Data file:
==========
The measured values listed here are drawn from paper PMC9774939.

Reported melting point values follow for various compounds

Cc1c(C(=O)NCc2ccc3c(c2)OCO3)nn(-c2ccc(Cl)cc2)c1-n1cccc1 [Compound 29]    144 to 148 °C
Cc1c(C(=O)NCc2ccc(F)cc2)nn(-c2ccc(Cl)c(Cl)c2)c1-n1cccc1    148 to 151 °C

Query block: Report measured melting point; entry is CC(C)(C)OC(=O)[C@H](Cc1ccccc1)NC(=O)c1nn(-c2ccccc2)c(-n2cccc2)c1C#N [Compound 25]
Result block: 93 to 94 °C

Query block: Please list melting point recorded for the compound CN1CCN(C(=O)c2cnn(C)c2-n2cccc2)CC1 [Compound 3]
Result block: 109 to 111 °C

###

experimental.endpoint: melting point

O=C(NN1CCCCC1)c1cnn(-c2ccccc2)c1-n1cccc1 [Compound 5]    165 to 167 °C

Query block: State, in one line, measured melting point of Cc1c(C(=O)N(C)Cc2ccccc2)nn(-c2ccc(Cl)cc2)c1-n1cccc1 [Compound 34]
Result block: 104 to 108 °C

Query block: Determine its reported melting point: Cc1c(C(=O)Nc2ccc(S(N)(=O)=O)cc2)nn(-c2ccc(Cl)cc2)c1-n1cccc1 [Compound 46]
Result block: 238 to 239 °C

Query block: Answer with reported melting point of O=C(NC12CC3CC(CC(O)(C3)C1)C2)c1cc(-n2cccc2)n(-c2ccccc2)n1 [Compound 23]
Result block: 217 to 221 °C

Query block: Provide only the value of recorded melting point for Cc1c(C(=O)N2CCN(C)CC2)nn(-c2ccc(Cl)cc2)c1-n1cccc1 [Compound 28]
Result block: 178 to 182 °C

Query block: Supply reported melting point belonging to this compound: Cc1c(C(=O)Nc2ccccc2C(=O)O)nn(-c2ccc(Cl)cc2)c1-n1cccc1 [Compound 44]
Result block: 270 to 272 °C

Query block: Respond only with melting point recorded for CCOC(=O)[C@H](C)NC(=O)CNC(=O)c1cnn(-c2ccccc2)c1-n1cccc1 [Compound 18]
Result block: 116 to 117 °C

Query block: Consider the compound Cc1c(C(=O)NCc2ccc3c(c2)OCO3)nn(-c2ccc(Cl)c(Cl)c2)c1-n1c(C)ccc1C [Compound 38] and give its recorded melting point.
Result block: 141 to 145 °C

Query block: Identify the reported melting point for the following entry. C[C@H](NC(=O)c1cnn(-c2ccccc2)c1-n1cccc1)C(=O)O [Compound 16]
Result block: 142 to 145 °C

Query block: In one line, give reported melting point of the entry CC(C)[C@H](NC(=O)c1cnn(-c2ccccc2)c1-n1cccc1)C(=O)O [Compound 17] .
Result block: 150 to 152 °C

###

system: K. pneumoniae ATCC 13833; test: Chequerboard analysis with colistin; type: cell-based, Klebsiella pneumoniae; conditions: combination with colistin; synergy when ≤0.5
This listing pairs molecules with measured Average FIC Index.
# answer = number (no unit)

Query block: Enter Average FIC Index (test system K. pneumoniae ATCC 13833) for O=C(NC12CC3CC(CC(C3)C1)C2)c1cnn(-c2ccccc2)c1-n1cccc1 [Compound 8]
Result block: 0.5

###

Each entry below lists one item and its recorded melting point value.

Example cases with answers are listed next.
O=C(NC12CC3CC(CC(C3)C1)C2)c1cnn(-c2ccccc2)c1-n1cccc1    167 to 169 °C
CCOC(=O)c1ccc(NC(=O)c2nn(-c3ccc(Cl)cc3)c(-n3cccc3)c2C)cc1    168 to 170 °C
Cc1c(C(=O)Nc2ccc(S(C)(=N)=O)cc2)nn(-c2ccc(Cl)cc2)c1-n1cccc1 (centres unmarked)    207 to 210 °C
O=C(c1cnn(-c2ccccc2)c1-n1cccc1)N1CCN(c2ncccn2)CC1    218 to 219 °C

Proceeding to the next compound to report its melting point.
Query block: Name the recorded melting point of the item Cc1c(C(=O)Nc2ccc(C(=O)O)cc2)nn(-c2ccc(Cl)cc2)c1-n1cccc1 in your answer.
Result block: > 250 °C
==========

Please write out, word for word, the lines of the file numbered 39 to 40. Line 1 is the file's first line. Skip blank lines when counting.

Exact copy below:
O=C(NC12CC3CC(CC(C3)C1)C2)c1cnn(-c2ccccc2)c1-n1cccc1    167 to 169 °C
CCOC(=O)c1ccc(NC(=O)c2nn(-c3ccc(Cl)cc3)c(-n3cccc3)c2C)cc1    168 to 170 °C